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Hahaha!...awesome. Glad to hear your bike is good and your technique is shit! That can be fixed real cheap.
Good on ya for your humble pie follow up.
Now go and enjoy your 919.

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post #36 of 44 Old 08-24-2019, 02:01 AM
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So you were being too quick on the clutch and the solution was to be slower on the release?

I'm going to try that and see if it changes anything with mine. I'm very quick on the clutch when running thru the gears, but I wonder if slower will help it get into 1st from 2nd as the down shifts at a stop light are a pain sometimes. Maybe not related, but you never know.

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post #37 of 44 Old 08-24-2019, 06:54 AM
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Itís 9:19 somewhere.
 
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KarlJay, what is your idle set at? Mine came set at 1100. I brought it up to 1300 in very small increments. For me, 1100 was the smoothest and made it easier to shift 2-1 in the garage, idling, not moving. So I went back to 1100. Feels like a gear alignment issue. Not an "issue", but a consequence of different ratios trying to mesh at speed.. First and second don’t line up in too often without a little rotational alignment help. Try this on a centerstand to get a feel for the spacing.
Engine off. First gear, shift up lightly, if it stops in neutral and won’t go into second, rotate the rear tire with a touch of preload on the shifter. It will drop in after a 1\16 tire rotation. Now try to go to first you may or may not be able to without rotating the tire again. There are times when you get a beautiful click, click 2-1, but this window is small in comparison to the one that will get you into neutral, from either direction. I did this for a while to get the feel for the gearbox. I liked the light downshift preload. I do mean light. A blip to 1500-1750 was also in a successful recipe for me.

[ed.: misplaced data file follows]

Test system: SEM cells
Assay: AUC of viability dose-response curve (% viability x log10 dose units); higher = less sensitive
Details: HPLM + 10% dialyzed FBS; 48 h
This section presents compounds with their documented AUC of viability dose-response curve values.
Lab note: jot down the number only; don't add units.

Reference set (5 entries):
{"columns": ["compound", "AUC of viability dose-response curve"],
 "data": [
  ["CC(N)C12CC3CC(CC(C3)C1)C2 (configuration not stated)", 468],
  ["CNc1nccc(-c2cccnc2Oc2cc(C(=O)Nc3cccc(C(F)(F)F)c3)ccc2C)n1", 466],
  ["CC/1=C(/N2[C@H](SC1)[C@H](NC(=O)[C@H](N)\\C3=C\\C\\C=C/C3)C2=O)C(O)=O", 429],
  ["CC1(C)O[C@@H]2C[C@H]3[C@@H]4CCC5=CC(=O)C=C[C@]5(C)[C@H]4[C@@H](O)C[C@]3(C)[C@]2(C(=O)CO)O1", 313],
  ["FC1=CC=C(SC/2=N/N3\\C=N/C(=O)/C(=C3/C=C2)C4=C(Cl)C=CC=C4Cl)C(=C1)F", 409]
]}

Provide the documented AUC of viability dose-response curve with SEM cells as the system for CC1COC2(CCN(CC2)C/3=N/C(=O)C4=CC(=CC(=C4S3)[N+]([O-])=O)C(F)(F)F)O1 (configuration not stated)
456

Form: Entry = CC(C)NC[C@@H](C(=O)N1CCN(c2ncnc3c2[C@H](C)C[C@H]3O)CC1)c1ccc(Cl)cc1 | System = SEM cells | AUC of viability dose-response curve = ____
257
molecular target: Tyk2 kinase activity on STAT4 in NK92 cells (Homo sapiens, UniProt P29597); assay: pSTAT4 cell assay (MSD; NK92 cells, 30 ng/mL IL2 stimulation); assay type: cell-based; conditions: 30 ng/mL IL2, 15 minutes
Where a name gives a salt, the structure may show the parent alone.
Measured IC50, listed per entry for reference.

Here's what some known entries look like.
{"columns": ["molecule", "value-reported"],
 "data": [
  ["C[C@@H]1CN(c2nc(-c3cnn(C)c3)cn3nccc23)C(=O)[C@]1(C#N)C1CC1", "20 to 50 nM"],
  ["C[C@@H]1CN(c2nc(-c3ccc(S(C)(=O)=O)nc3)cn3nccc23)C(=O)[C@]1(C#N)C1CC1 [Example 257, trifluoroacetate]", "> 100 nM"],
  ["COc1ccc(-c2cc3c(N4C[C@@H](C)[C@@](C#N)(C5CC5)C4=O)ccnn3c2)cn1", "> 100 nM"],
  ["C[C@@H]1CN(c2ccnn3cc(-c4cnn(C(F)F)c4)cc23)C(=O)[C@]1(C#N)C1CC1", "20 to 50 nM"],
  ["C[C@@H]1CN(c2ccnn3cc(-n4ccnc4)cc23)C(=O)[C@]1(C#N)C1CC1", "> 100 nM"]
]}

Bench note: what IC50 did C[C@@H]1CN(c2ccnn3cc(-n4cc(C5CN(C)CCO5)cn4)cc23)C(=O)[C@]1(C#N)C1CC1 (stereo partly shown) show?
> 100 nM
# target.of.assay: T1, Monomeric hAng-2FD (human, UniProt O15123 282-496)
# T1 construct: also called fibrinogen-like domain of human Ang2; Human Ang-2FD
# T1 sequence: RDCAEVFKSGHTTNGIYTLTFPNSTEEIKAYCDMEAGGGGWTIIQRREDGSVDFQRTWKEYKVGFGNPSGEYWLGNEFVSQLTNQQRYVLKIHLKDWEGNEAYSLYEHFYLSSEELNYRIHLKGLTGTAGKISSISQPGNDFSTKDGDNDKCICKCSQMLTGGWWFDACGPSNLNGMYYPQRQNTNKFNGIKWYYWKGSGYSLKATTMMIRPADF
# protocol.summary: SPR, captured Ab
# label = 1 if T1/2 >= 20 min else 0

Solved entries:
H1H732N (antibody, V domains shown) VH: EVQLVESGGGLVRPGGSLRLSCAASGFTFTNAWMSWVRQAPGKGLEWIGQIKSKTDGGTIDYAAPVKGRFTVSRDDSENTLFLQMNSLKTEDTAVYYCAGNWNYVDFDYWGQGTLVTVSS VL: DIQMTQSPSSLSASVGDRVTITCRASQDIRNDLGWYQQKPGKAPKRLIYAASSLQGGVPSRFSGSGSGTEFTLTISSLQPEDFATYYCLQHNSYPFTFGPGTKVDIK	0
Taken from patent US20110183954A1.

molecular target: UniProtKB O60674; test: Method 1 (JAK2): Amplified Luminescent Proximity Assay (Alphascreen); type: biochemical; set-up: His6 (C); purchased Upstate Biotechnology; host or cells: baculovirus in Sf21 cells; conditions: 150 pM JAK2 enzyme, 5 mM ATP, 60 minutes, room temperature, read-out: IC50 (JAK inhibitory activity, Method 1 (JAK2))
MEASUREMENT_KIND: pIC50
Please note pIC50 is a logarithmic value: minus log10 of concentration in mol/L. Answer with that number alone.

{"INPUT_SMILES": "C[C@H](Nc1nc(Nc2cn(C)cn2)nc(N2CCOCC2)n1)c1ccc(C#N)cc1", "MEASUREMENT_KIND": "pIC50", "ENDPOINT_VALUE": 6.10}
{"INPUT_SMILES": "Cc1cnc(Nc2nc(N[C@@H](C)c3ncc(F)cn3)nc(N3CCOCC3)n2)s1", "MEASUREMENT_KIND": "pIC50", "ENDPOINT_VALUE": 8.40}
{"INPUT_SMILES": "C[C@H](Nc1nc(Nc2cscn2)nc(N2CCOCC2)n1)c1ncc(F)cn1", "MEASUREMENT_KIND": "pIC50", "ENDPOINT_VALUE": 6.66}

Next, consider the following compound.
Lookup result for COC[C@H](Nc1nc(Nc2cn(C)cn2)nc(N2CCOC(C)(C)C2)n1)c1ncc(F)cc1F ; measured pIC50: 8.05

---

My take on this is: most of the time 2 and 1 are not in alignment. To try to stab down from second to first, is likely to put you, in between and "clunking". A light but firm, even, pressure held, will drop it out of second into neutral. Then, a little, microseconds, of hesitation here will let the first gear come around until it drops in. "Two step it.", my father would say. Basically treat it as 2, even though it is one downward motion. It should still feel like one shift, just "hold pressure", instead of "kicking down". When idling in neutral, the amount of preload I use is about the amount I takes to turn off the neutral light but not yet make the shift down into first. Right on that edge for smooth engagement. Practice turning off the neutral light without shifting if you don’t have a good a feel with your feet. I drum barefoot. I like the feedback from my feet. So it may just be me. It may sound silly, but it does develop muscle memory.